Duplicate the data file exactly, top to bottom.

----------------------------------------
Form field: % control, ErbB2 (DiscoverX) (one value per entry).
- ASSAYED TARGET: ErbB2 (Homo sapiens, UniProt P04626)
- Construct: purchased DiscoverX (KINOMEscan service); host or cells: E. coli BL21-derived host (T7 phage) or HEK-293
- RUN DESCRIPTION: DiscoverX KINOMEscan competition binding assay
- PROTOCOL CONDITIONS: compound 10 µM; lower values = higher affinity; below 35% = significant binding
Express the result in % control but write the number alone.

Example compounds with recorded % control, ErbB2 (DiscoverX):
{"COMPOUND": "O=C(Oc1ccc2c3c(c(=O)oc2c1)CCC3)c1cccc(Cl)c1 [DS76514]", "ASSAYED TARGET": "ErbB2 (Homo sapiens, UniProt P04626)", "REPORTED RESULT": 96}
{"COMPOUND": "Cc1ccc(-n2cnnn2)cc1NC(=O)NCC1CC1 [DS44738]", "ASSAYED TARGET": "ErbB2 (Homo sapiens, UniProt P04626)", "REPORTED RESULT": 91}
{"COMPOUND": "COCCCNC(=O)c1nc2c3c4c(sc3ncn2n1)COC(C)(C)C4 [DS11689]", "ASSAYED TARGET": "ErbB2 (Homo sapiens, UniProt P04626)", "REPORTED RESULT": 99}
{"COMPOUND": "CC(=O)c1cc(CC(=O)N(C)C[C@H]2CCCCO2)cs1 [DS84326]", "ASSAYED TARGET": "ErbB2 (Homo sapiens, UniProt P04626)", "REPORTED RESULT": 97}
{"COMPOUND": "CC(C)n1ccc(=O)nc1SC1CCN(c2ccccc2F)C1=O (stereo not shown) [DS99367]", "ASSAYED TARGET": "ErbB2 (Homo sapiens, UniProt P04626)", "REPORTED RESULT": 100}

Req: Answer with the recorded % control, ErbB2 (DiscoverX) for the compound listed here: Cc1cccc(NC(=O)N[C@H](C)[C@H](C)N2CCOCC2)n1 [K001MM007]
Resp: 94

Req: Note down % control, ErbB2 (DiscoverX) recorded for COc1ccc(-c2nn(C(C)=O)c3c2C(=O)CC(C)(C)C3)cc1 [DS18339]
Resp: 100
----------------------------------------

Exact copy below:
Form field: % control, ErbB2 (DiscoverX) (one value per entry).
- ASSAYED TARGET: ErbB2 (Homo sapiens, UniProt P04626)
- Construct: purchased DiscoverX (KINOMEscan service); host or cells: E. coli BL21-derived host (T7 phage) or HEK-293
- RUN DESCRIPTION: DiscoverX KINOMEscan competition binding assay
- PROTOCOL CONDITIONS: compound 10 µM; lower values = higher affinity; below 35% = significant binding
Express the result in % control but write the number alone.

Example compounds with recorded % control, ErbB2 (DiscoverX):
{"COMPOUND": "O=C(Oc1ccc2c3c(c(=O)oc2c1)CCC3)c1cccc(Cl)c1 [DS76514]", "ASSAYED TARGET": "ErbB2 (Homo sapiens, UniProt P04626)", "REPORTED RESULT": 96}
{"COMPOUND": "Cc1ccc(-n2cnnn2)cc1NC(=O)NCC1CC1 [DS44738]", "ASSAYED TARGET": "ErbB2 (Homo sapiens, UniProt P04626)", "REPORTED RESULT": 91}
{"COMPOUND": "COCCCNC(=O)c1nc2c3c4c(sc3ncn2n1)COC(C)(C)C4 [DS11689]", "ASSAYED TARGET": "ErbB2 (Homo sapiens, UniProt P04626)", "REPORTED RESULT": 99}
{"COMPOUND": "CC(=O)c1cc(CC(=O)N(C)C[C@H]2CCCCO2)cs1 [DS84326]", "ASSAYED TARGET": "ErbB2 (Homo sapiens, UniProt P04626)", "REPORTED RESULT": 97}
{"COMPOUND": "CC(C)n1ccc(=O)nc1SC1CCN(c2ccccc2F)C1=O (stereo not shown) [DS99367]", "ASSAYED TARGET": "ErbB2 (Homo sapiens, UniProt P04626)", "REPORTED RESULT": 100}

Req: Answer with the recorded % control, ErbB2 (DiscoverX) for the compound listed here: Cc1cccc(NC(=O)N[C@H](C)[C@H](C)N2CCOCC2)n1 [K001MM007]
Resp: 94

Req: Note down % control, ErbB2 (DiscoverX) recorded for COc1ccc(-c2nn(C(C)=O)c3c2C(=O)CC(C)(C)C3)cc1 [DS18339]
Resp: 100